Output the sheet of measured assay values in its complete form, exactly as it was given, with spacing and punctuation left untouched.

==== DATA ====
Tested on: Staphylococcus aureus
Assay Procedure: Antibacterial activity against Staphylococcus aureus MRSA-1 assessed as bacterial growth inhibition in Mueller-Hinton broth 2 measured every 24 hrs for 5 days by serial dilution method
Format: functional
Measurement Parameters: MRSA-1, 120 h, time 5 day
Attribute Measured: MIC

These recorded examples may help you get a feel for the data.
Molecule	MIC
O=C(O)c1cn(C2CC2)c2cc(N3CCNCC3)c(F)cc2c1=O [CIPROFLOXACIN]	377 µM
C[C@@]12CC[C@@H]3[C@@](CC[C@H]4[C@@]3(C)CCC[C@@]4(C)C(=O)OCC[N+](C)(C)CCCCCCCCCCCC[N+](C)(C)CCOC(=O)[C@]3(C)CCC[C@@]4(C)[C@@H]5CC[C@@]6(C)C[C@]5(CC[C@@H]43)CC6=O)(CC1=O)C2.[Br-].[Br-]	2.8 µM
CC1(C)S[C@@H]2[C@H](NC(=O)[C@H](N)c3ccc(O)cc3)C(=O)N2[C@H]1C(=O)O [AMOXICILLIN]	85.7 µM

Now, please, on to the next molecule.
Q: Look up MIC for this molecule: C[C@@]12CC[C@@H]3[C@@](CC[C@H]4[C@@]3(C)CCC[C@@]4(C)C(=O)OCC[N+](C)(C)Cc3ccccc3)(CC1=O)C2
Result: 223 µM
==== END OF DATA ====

Tested on: Staphylococcus aureus
Assay Procedure: Antibacterial activity against Staphylococcus aureus MRSA-1 assessed as bacterial growth inhibition in Mueller-Hinton broth 2 measured every 24 hrs for 5 days by serial dilution method
Format: functional
Measurement Parameters: MRSA-1, 120 h, time 5 day
Attribute Measured: MIC

These recorded examples may help you get a feel for the data.
Molecule	MIC
O=C(O)c1cn(C2CC2)c2cc(N3CCNCC3)c(F)cc2c1=O [CIPROFLOXACIN]	377 µM
C[C@@]12CC[C@@H]3[C@@](CC[C@H]4[C@@]3(C)CCC[C@@]4(C)C(=O)OCC[N+](C)(C)CCCCCCCCCCCC[N+](C)(C)CCOC(=O)[C@]3(C)CCC[C@@]4(C)[C@@H]5CC[C@@]6(C)C[C@]5(CC[C@@H]43)CC6=O)(CC1=O)C2.[Br-].[Br-]	2.8 µM
CC1(C)S[C@@H]2[C@H](NC(=O)[C@H](N)c3ccc(O)cc3)C(=O)N2[C@H]1C(=O)O [AMOXICILLIN]	85.7 µM

Now, please, on to the next molecule.
Q: Look up MIC for this molecule: C[C@@]12CC[C@@H]3[C@@](CC[C@H]4[C@@]3(C)CCC[C@@]4(C)C(=O)OCC[N+](C)(C)Cc3ccccc3)(CC1=O)C2
Result: 223 µM